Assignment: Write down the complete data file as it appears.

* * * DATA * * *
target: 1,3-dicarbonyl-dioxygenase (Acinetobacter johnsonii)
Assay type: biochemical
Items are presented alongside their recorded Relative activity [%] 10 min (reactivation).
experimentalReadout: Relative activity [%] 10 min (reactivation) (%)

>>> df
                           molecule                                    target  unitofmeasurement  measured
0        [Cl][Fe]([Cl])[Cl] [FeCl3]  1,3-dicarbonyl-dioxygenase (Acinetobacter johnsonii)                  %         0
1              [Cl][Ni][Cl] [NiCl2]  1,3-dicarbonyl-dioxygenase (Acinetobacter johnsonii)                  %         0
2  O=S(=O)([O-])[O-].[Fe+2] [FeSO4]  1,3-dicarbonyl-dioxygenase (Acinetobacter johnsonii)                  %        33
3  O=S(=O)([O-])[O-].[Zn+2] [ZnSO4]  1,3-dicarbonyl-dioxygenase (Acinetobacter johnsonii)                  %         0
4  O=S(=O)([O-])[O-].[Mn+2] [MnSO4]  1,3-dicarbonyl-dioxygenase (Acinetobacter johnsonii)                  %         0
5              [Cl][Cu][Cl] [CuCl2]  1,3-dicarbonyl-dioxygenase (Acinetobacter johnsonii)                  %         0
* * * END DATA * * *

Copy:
target: 1,3-dicarbonyl-dioxygenase (Acinetobacter johnsonii)
Assay type: biochemical
Items are presented alongside their recorded Relative activity [%] 10 min (reactivation).
experimentalReadout: Relative activity [%] 10 min (reactivation) (%)

>>> df
                           molecule                                    target  unitofmeasurement  measured
0        [Cl][Fe]([Cl])[Cl] [FeCl3]  1,3-dicarbonyl-dioxygenase (Acinetobacter johnsonii)                  %         0
1              [Cl][Ni][Cl] [NiCl2]  1,3-dicarbonyl-dioxygenase (Acinetobacter johnsonii)                  %         0
2  O=S(=O)([O-])[O-].[Fe+2] [FeSO4]  1,3-dicarbonyl-dioxygenase (Acinetobacter johnsonii)                  %        33
3  O=S(=O)([O-])[O-].[Zn+2] [ZnSO4]  1,3-dicarbonyl-dioxygenase (Acinetobacter johnsonii)                  %         0
4  O=S(=O)([O-])[O-].[Mn+2] [MnSO4]  1,3-dicarbonyl-dioxygenase (Acinetobacter johnsonii)                  %         0
5              [Cl][Cu][Cl] [CuCl2]  1,3-dicarbonyl-dioxygenase (Acinetobacter johnsonii)                  %         0